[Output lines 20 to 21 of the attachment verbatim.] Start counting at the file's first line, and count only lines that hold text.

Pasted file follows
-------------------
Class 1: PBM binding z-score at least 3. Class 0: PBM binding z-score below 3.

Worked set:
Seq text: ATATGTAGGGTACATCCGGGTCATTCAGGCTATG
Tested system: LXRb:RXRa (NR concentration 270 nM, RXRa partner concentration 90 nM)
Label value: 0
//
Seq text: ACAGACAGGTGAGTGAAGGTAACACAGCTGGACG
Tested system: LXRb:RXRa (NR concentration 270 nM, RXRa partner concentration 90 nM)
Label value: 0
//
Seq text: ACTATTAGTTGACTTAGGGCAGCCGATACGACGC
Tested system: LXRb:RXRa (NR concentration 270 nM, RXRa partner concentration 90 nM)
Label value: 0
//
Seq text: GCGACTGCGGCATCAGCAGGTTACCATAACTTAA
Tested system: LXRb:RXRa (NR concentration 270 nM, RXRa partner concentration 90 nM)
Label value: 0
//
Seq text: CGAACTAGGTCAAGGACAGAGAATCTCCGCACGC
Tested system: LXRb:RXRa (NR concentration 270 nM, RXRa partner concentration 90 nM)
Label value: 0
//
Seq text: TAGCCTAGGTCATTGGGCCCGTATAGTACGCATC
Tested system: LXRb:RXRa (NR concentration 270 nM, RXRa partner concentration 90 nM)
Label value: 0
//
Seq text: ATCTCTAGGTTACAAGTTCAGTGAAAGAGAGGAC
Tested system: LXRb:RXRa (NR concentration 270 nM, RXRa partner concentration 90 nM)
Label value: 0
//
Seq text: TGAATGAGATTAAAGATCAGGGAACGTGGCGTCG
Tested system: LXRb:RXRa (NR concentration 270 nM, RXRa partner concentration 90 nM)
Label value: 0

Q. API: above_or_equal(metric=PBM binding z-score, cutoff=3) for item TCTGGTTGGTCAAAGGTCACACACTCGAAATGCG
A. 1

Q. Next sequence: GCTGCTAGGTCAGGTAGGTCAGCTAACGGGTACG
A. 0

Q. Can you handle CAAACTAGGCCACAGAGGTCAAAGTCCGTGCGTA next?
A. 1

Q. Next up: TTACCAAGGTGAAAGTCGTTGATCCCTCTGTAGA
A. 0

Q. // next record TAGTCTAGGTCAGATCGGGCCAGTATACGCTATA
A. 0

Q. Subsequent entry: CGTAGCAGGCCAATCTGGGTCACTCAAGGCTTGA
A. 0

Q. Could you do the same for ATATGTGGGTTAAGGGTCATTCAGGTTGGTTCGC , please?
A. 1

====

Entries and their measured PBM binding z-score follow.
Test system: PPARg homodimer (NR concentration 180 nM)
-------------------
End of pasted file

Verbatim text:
Tested system: LXRb:RXRa (NR concentration 270 nM, RXRa partner concentration 90 nM)
Label value: 0